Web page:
Focusing specifically on sexuality, the panelists discuss the ways in which transnational and non-governmental Christian organizations have an impact on legal and social policies in different areas where Christians may comprise a small minority or a larger percentage of the population. In addition, sexuality continues to rankle and even divide Christian churches themselves, as evidenced by the recent tensions in the Anglican Communion over LGBT clergy members. This panel explores debates about sexuality within Christian churches and the global reach of Christian claims about sexuality. Panelists include Jordan Alexander Stein, Ju Hui Judy Han, Eng-Beng Lim and Mary-Jane Rubenstein, and the panel is moderated by Elizabeth Castelli.
This panel discussion moderated by Laura Flanders of GRITtv features Sylvia Henriquez (Executive Director, National Latina Institute for Reproductive Health), Lynn Paltrow (Executive Director, National Advocates for Pregnant Women), and Miriam Yeung (Executive Director, National Asian Pacific American Women’s Forum). The panel was part of the daylong conference “Critical Intersections: Reproductive and Economic Justice” sponsored by The New York Women’s Foundation and BCRW.
This panel discussion features a group of reproductive justice activists and birth doulas who work across the spectrum of pregnancy, birth, and women’s health, connecting the traditional reproductive rights movement with new social justice activism that considers the complete physical, political, and economic well-being of girls and women. Panelists include Aisha Domingue, doula coordinator at the Brooklyn Young Mothers Collective; Mary Mahoney, assistant director of the Pro-Choice Public Education Project and co-founder and co-coordinator of the Doula Project; Lauren Mitchell, health educator and co-founder and co-coordinator of the Doula Project; and Miriam Perez, founder and sole blogger at RadicalDoula.com and editor at Feministing.com. The discussion is moderated by Lucy Trainor.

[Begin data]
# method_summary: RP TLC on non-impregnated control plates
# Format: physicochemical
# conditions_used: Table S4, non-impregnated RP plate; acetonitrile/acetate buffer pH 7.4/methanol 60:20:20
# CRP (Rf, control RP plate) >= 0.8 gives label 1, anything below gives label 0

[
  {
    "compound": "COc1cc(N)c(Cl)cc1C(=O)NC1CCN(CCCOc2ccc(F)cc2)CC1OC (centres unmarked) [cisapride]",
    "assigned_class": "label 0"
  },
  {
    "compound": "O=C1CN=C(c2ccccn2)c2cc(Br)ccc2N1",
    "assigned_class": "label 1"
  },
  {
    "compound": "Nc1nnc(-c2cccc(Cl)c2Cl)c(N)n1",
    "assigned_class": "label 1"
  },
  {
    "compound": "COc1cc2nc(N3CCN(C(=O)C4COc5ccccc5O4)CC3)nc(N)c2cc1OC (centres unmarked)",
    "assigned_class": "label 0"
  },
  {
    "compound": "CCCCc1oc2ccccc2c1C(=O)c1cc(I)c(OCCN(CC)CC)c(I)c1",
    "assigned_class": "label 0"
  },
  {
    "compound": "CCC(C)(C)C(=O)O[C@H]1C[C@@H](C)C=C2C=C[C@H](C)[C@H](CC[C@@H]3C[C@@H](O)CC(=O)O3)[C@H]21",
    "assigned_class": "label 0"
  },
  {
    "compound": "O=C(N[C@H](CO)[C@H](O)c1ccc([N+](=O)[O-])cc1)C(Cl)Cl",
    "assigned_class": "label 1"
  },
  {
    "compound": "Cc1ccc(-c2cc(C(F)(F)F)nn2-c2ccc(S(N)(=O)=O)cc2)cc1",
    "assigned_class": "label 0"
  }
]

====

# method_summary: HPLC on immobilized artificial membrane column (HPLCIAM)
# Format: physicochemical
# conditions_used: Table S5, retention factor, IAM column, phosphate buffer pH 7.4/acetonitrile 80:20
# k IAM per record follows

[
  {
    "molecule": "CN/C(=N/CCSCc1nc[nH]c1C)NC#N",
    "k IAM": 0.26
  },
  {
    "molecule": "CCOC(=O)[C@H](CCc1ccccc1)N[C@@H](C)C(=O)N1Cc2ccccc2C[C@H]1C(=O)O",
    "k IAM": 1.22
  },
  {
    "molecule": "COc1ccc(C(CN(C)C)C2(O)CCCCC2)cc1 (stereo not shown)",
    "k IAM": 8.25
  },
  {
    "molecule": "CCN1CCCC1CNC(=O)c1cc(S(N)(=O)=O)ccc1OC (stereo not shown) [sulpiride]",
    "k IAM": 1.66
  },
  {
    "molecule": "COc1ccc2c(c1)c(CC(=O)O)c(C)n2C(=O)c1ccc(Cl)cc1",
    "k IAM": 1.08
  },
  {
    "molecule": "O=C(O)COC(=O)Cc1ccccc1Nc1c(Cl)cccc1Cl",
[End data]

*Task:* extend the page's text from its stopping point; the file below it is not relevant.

Janet Jakobsen moderates this discussion on Development and Sustainability, the second panel at The Scholar and Feminist Conference 2010, “Feminism and Climate Change.” Panelists include Rachel Harris, Susan Shaw, Marcela Vasquez-Leon and Eleanor Sterling.
Janet Jakobsen introduces Anene Ejikeme who moderates this discussion on Economic, Health and Social Justice, the first panel at The Scholar and Feminist Conference 2010, “Feminism and Climate Change.” Panelists include Nancy Biberman, Laila Iskandar Kamel, Peggy Shepard and Winona LaDuke.
Joni Seager delivered the morning keynote address at The Scholar and Feminist Conference 2010, “Feminism and Climate Change.” Already among the most vulnerable populations worldwide, women and other marginalized groups have been the most acutely affected by the instabilities produced by climate change. Issues such as water scarcity, drought, and other environmental problems threaten the world’s food supply, making it more difficult for disadvantaged groups to obtain the basic necessities of life. Increased temperatures and more intense weather patterns raise the likelihood of illness and disease, especially among the poor. Diminishing resources, known to increase conflict and war, are leading to greater numbers of “climate refugees” and displaced people. In all of these situations, women are disproportionately affected by the dangers that climate change poses to our world. Joni Seager is a scholar and activist in feminist geography, international women’s studies, and global environmental policy. She is the author of 10 books, and more than 3 dozen reports, articles, and chapters in books. In the environmental field, she was an early pioneer in bringing feminist perspectives to bear on global environmental policy and analysis. Her 1993 book, Earth Follies, has become a classic in the field.
This talk offers a new reading of postcolonial women’s writings. The conventional model since the 1980s has been to emphasize issues of silence and invisibility, the desire for voice and narrative space, and self-representation as a form of empowerment and transformation. What is often eclipsed as a result is a valuable political ethic based on coalition and solidarity with oppressed and marginalized figures. By working across an expansive literary archive, stretching from Mary Prince’s slave narrative to more recent works by Miriama Ba, Bapsi Sidhwa, Edwidge Danticat and Shani Mootoo, Professor Donnell identifies an alternative framework for reading postcolonial women’s writing, presenting a new model of feminist criticism rooted in solidarity and coalitional ethics. Alison Donnell is reader in the Department of English and American Studies at the University of Reading, UK. She is the author of Twentieth Century Caribbean Literature: Critical Moments in Anglophone Literary and Critical History and has been a Joint Editor of Interventions: International Journal of Postcolonial Studies since its founding in 1998.